This article was was originally posted here.
Red tape: Economists scratch their heads when asked to explain the economy’s tepid growth over the past several years. A new study gives a possible answer: the growing, cumulative burden of federal regulations.
Under President Obama, annual GDP growth never once even hit 3%. Under Bush before him, there were only two years when growth topped 3%. But in the two decades before that, annual GDP growth was above 3% in all but six years.
Growth has been so anemic for so long, we’re now being told that this is the “new normal.” As the Bureau of Labor Statistics put it, “annual U.S. GDP growth exceeding 3% … is not expected to be attainable over the coming decade.” It lists everything as a cause, except for one thing: federal regulations.
Whenever a new regulation gets passed, the government puts out a cost analysis, which focuses on annual compliance costs. That’s fine for a point in time. But these regulations don’t go away. And every year more get added to the pile. The Code of Federal Regulations is now more than 81,000 pages long.
What’s the cumulative impact of all these rules, regulations and mandates over several decades?
A new study by the Mercatus Center at George Mason University tries to get an answer, and what it found is mind-boggling.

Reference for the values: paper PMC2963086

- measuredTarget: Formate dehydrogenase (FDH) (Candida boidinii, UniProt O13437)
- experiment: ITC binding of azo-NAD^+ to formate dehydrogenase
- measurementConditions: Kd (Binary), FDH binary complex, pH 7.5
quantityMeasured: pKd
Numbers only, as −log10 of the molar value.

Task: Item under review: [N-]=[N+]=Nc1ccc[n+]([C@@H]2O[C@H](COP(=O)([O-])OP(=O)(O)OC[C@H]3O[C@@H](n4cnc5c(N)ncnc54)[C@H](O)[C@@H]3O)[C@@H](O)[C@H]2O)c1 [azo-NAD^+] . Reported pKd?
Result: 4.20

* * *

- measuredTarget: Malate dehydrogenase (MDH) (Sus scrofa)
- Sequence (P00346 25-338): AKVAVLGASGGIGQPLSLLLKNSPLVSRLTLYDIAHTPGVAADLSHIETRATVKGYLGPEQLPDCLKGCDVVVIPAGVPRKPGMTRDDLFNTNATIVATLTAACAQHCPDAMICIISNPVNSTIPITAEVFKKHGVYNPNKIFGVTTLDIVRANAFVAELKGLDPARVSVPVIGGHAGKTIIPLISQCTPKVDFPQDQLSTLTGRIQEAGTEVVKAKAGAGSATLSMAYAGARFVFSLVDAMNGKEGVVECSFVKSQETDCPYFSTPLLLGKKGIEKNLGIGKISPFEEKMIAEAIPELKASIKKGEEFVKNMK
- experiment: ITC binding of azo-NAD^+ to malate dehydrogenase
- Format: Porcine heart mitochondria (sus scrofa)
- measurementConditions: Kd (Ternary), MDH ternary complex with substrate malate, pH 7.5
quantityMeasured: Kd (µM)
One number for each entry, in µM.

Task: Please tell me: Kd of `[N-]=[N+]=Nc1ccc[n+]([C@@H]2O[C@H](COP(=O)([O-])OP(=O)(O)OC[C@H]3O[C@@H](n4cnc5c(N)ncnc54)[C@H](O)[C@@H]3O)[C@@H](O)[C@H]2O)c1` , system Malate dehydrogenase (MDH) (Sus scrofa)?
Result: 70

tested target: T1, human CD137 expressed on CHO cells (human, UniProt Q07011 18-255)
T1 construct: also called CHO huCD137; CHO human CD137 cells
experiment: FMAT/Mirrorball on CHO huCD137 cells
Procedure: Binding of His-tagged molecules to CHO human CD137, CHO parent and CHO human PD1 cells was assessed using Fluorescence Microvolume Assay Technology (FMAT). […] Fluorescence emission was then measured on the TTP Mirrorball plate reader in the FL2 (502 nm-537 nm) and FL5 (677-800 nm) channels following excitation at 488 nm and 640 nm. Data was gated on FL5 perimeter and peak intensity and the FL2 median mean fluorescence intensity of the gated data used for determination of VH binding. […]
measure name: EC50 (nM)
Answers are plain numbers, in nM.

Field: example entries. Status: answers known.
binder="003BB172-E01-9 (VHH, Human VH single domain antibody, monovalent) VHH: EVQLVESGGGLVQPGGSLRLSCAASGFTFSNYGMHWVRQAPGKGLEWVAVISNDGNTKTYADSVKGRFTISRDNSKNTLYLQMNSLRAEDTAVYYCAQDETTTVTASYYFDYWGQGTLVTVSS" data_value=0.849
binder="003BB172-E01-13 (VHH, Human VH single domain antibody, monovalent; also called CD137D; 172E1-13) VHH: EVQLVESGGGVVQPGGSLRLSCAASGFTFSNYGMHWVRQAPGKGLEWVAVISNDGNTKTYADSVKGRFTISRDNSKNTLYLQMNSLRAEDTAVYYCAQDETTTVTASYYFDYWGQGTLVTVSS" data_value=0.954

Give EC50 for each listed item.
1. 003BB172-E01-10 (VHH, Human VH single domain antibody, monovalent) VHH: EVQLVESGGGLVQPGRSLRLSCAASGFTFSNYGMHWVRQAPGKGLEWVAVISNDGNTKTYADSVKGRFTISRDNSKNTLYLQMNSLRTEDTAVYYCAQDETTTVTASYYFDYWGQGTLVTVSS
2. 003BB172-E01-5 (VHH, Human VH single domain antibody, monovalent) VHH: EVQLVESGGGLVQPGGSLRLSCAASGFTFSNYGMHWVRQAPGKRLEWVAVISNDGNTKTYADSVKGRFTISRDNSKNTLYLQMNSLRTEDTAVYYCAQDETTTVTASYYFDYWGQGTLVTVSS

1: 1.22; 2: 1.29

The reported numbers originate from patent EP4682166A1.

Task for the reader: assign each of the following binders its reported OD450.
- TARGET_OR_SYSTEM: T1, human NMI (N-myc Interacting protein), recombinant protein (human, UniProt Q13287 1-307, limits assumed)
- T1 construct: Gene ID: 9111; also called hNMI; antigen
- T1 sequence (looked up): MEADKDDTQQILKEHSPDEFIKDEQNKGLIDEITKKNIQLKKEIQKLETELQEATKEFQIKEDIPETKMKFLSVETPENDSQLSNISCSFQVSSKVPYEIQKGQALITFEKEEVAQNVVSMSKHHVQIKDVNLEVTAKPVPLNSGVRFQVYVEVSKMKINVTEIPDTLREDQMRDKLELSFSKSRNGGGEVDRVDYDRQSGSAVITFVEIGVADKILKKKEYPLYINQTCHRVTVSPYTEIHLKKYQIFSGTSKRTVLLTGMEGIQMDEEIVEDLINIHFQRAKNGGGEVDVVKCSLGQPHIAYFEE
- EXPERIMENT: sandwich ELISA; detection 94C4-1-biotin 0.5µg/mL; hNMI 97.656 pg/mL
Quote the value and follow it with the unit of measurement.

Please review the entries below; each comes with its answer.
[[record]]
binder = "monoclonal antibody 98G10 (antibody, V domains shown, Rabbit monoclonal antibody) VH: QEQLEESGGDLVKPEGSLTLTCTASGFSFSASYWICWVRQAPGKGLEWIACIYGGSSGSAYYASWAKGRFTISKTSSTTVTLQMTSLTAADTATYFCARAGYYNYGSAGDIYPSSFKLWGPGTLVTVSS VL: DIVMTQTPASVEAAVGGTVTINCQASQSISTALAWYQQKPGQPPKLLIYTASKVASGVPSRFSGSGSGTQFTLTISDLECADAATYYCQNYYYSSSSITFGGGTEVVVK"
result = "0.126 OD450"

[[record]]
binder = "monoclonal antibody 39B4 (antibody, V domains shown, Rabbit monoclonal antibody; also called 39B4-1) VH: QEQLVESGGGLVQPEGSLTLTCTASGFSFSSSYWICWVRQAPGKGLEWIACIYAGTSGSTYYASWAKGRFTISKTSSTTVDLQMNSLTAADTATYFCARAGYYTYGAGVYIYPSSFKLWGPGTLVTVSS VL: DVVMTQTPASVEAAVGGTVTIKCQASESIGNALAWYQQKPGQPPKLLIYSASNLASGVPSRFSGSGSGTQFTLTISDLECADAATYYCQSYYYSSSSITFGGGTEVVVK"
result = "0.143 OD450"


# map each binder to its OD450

The paper looked at regulations imposed since 1977 on 22 different industries, their actual growth, and what might have happened if all those regulations had not been imposed.
What it found is that if the regulatory state had remained frozen in place in 1980, the economy would have been $4 trillion — or 25% — bigger than it was in 2012. That’s equal to almost $13,000 per person in that one year alone.
Looked at another way, if the economic growth lost to regulation in the U.S. were its own country, it would be the fourth largest economy in the world, as the nearby chart shows.
The authors — Patrick McLaughlin, Bentley Coffey, and Pietro Peretto — are quick to point out that this calculation includes only the costs of complying with federal regulations, not benefits — like cleaner air, safer workplaces, etc. — that don’t show up in the GDP numbers.
Still, does anyone really think that we are getting $4 trillion worth of benefits from federal regulations today?
Bad as this picture is, it has only gotten much, much worse since 2012, as President Obama has embarked on a regulatory free-for-all since winning re-election. While his administration imposed 172 “economically significant” regulations in Obama’s first terms, it’s added another 200 since then. The pace of regulations under this president far exceeds those of either Bush or Clinton. At the end of last year, Obama had imposed 85 more than Clinton and 100 more than Bush. Plus, the scale of Obama’s regulations are arguably far grander than his predecessors, including the entire health care industry, the banking and financial services industry, and the overbearing carbon emission rules.
Yet, mysteriously, this massive and growing regulatory burden on the private sector never comes up when the discussion turns to underwhelming economic growth. Instead, we hear about “headwinds” and the lingering effects of the financial crisis.
The authors say their findings suggest “that a wide-scale review of regulations … would deliver not only lower compliance costs but also a substantially higher economic growth rate.”
Indeed it would.
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